INDIANAPOLIS — Indianapolis Colts coach Chuck Pagano put everything on the table this week.

With a team still struggling to start fast, still struggling to protect Andrew Luck, still piecing together a defense that can live up to Pagano’s standards and still chasing their second win, he doesn’t really have a choice.

Something must change Sunday against Chicago, and it could begin to give Indy’s offense a whole new look.

“It’s something that we’ll continue to have dialogue about and with and talk about it as a staff,” he said when asked about starting the game in the no-huddle.

Pagano, of course, would prefer to keep the Bears (1-3) guessing all week, rather than dropping hints about any potential changes.

Even if it is merely gamesmanship, it’s certainly time to contemplate making a switch.

Indy has already been outscored 64-35 in the first half, while outscoring opponents 51-39 in the fourth quarter when they have largely been using the hurry-up offense to try and rally.

The numbers, and Luck’s 15 come-from-behind wins, have created a perception among fans that the Colts’ offense does its best work when Luck cranks up the pace and makes decisions on the fly.

Luck isn’t so sure.

“A lot of those up-tempos have been when we’re down big and maybe the defense is a little more soft, in a sense,” he said after Wednesday’s practice.

“But I don’t think we’ve only been successful running the hurry-up offense. I think we can be successful with whatever is called.”

Indy (1-3) has had trouble executing the simplest plays this season, though.

Last weekend, a wide-open Josh Ferguson dropped a screen pass that would have kept the Colts’ opening possession alive. Instead, Indy wound up punting.

On the Colts’ next series, Dwayne Allen dropped a pass that would have taken Indianapolis inside Jacksonville territory. On the next play, Luck’s batted ball was intercepted and set up the Jaguars’ first touchdown.

The miscues have caused so much consternation among fans that they’re clamoring for the team to try something, anything to get Indy out of this early funk and a growing chorus is urging the Colts to use more no-huddle.

Players think the fans have a point.

“It gives us a lot of advantages,” receiver T.Y. Hilton said Wednesday. “We can get the defense tired, it helps the offensive line (protect). If we go to it, we should be good with it. I like it.”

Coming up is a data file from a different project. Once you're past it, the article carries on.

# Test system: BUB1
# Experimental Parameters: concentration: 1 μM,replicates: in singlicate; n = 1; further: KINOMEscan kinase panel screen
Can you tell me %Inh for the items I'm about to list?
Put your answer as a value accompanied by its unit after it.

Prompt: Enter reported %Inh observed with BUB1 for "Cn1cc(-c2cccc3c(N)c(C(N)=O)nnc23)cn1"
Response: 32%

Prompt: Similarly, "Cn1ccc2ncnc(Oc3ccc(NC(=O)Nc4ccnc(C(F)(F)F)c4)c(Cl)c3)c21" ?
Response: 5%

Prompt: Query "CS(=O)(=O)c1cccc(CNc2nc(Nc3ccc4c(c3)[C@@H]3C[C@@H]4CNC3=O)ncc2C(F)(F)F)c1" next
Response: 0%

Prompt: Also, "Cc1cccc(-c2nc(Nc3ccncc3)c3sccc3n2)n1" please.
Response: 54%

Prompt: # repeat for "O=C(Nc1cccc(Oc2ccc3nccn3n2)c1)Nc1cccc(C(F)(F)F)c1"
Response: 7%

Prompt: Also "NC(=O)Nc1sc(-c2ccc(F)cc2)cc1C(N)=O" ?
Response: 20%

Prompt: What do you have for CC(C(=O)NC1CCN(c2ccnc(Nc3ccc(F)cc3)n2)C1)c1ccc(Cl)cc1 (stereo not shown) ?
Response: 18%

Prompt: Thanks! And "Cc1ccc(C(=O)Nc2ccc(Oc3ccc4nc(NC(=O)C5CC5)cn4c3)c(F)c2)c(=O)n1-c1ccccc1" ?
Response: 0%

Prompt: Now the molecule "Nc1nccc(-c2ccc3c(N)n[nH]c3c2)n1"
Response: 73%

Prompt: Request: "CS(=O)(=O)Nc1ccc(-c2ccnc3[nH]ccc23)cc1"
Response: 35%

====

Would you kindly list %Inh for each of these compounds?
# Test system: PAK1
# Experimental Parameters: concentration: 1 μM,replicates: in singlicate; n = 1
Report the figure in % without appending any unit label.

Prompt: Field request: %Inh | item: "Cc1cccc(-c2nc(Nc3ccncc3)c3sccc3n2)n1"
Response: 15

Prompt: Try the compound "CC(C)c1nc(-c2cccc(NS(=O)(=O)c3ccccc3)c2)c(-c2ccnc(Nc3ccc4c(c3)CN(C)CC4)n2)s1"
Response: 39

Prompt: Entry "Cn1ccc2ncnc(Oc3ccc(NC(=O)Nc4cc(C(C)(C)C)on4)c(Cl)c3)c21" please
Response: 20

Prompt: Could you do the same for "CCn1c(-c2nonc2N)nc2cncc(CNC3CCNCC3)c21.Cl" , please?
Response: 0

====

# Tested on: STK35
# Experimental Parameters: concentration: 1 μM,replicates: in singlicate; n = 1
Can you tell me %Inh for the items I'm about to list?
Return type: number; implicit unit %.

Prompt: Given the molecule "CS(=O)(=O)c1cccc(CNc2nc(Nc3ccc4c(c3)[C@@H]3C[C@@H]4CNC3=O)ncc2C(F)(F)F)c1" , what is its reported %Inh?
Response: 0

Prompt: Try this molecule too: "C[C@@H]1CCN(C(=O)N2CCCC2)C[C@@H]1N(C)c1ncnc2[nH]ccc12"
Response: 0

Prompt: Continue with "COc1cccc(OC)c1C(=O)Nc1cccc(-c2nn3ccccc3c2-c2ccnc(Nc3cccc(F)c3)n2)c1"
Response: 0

Making a switch comes with some real risks.

Pagano has always preferred a balanced attack that includes a power ground game, a feature that could easily get lost when playing fast.

Plus, with the Colts averaging 4.13 yards per first-down play, the second-lowest average in the league, failing to consistently pick up first downs could force the defense to stay on the field longer. It’s a real concern for a team that has sabotaged itself with drops, penalties and sacks allowed.

“It’s execution, it’s finishing a drive, it’s getting points,” Luck said. “Whatever’s called, we just have to execute it better.”

But if throwing a change-up at the Bears prevents Indy from falling into another early deficit, enduring another bad first half or dealing with another loss, then Pagano could make the perfect pitch.

“We’ve got to be better,” he said. “If you’re 4-0, you’ve probably got the same problems going on, but nobody’s talking about it. When you’re 1-3, come on, what else are you going to talk about, your great record? Let’s keep it real.”

Notes: After releasing starting inside linebacker Sio Moore on Tuesday, Pagano said he expected veteran Josh McNary and rookie Antonio Morrison to play the bulk of the snaps. Moore was the Colts’ leading tackler. … Cornerback Darius Butler (hamstring), right tackle Joe Reitz (back) and right guard Denzelle Good (back) all did limited work at practice Wednesday. Running back Frank Gore (chest) and outside linebacker Erik Walden (chest) did not practice. … Backup offensive lineman Jonotthan Harrison will not play Sunday after having an appendectomy last week. Pagano is hoping Harrison will return next week. … DT Art Jones spoke to reporters for the first time in a month and said he’ll be ready to play as soon as the team clears him. Jones returned Monday from a four-game suspension for violating the league’s policy on performing-enhancing substances.


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